Relationship arguing about money

6 Common Money Arguments Between Couples and How to Deal With Them

relationship arguing about money

Do you ever feel like money is a problem in your relationship? If so, you're not alone. Lots of us find money a tricky topic to talk about openly with our partners. From separate bank accounts to 'money letters', seven ways to make sure money doesn't cause tension in your relationship. Compared to other touchy topics, couples' arguments about money tend to be more intense, more But money doesn't have to be a wedge in your relationship.

Keep in mind that your retirement accounts are separate, meaning you can each invest in your own accounts however you deem best. That means if your partner likes to play it safe, lower-risk retirement vehicles such as bonds might be ideal.

relationship arguing about money

You need to be more diplomatic when it comes to a joint non-retirement investment account, since it is held by both of you. Additionally, one partner can feel inclined to have more of a say over what happens to the money if there is a big difference in income. Be Equitable Even if there is a large gap between the amounts both partners earn, you can still work together to create a balanced and fair budget.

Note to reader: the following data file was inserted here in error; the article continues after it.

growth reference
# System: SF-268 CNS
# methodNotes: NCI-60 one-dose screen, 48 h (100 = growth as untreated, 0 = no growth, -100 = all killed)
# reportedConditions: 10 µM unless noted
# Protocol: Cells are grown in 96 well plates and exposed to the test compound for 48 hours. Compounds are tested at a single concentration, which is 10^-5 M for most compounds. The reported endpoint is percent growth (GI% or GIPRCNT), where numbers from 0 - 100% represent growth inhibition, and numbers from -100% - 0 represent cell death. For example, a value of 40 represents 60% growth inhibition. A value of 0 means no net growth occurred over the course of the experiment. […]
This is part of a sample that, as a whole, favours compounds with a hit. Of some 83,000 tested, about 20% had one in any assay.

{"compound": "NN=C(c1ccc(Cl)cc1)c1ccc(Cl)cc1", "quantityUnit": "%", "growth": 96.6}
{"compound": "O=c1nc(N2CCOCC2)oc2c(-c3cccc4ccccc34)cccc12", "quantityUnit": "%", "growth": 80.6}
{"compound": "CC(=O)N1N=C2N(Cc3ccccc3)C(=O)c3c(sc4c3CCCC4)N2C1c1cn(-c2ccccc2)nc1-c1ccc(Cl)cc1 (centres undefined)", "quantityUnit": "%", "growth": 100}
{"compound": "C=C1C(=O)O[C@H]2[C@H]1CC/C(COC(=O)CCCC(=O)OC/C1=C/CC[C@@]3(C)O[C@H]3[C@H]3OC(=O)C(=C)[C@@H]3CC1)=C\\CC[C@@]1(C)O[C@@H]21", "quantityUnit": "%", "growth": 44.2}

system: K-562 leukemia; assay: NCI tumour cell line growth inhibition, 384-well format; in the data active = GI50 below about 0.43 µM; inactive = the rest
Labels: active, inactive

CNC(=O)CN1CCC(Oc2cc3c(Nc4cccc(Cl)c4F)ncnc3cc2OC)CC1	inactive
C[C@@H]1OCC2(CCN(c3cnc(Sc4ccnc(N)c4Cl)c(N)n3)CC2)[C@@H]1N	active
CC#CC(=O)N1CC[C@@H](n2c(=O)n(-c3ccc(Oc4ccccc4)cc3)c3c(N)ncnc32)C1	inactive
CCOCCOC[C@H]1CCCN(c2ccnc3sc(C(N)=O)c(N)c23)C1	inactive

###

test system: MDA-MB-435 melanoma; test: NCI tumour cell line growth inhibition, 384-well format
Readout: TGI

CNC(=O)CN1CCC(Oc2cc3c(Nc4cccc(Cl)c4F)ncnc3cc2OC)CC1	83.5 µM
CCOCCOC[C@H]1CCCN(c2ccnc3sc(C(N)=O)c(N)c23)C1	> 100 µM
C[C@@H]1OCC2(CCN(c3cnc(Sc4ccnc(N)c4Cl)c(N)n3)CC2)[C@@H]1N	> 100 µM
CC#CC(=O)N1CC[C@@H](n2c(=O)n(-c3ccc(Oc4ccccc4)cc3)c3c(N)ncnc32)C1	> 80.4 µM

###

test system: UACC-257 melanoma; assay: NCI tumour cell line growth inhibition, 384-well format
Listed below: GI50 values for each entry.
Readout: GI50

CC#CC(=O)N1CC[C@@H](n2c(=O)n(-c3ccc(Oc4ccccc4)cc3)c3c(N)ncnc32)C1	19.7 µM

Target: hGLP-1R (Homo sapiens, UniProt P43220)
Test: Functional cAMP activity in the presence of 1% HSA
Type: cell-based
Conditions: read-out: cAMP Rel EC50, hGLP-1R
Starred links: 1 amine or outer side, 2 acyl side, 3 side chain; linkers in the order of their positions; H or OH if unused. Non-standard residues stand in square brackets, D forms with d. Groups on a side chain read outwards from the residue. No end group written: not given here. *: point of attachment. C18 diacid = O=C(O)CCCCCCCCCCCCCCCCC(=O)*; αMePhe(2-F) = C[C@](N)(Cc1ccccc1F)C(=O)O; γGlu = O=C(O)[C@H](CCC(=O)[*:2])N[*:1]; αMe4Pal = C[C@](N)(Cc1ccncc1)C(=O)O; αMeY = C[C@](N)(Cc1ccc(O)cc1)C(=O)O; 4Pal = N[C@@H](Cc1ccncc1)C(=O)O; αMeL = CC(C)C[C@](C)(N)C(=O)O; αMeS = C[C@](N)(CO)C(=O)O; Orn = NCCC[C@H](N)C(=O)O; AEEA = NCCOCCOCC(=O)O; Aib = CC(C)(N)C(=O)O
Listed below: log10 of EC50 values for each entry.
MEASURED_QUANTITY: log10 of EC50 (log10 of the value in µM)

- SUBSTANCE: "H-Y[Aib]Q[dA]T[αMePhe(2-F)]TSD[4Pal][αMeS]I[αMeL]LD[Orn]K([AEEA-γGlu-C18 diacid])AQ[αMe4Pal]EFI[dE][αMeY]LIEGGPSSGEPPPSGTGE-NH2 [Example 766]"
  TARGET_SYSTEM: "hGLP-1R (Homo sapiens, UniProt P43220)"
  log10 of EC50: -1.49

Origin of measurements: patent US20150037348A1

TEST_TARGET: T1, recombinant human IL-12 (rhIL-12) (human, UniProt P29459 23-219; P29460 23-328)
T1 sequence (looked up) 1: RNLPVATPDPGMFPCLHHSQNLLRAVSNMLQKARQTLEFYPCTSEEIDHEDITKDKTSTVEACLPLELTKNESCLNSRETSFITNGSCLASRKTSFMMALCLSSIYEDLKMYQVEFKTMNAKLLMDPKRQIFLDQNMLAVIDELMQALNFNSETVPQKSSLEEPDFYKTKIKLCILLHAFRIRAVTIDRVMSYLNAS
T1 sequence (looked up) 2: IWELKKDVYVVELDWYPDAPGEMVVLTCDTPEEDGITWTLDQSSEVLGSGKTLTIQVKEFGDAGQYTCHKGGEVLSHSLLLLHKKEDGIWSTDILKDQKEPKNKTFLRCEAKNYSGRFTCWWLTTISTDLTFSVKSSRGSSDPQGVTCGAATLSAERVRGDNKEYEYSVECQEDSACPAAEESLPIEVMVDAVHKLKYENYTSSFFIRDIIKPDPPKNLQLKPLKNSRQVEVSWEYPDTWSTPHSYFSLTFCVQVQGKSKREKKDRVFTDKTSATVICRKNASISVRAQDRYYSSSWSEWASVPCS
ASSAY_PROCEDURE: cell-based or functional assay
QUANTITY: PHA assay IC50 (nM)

Instead of dividing your joint expenses in half, split them up so that each person pays an equal portion of income. Each person should also have a say when it comes to decisions that affect the home. The partner who works outside of the home might not contribute as much to the housework as the stay-at-home parent or spouse, or the higher earning partner might do fewer chores than the lower earner. Divide Responsibilities In some cases, a partner who earns less might take on more responsibilities at home to try to close the gap between incomes.